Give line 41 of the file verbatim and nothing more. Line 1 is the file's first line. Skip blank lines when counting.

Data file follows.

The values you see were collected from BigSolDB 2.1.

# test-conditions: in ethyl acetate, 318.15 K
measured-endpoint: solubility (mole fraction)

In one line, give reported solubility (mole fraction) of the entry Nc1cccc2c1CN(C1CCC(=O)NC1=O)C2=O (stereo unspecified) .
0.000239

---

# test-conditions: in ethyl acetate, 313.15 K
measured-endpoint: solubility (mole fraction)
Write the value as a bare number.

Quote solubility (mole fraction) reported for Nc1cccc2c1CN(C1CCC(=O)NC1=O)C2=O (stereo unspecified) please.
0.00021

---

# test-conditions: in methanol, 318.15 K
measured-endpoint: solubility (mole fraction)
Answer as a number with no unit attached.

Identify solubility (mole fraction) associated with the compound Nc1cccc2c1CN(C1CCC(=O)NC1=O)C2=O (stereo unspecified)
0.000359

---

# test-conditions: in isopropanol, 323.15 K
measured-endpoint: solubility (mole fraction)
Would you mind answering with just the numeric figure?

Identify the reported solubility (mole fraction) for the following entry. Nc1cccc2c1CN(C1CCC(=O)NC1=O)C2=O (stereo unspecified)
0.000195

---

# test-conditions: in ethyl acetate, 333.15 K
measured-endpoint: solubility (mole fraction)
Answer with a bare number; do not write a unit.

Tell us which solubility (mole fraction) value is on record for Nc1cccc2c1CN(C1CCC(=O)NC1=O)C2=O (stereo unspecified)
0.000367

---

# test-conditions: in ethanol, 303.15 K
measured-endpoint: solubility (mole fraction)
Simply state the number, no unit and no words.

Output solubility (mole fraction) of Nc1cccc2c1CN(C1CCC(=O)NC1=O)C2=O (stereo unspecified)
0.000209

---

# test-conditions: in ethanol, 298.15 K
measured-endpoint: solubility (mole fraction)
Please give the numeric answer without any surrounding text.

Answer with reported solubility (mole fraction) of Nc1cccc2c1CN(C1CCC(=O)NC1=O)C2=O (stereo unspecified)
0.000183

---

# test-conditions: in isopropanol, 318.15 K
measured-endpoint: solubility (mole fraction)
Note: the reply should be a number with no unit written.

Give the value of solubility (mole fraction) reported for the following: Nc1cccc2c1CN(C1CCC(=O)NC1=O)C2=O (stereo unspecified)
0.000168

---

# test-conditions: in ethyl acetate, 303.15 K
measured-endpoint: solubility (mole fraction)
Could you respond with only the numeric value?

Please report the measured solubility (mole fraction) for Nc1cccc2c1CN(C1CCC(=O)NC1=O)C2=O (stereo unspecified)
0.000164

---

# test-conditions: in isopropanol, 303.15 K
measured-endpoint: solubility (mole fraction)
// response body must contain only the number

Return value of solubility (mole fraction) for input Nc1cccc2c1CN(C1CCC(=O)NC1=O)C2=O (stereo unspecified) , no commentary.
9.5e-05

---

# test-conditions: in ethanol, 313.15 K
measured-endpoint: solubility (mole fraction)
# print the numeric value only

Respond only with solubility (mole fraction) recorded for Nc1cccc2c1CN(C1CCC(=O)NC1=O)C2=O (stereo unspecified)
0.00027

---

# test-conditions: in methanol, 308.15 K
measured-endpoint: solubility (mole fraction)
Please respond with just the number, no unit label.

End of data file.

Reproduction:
0.000183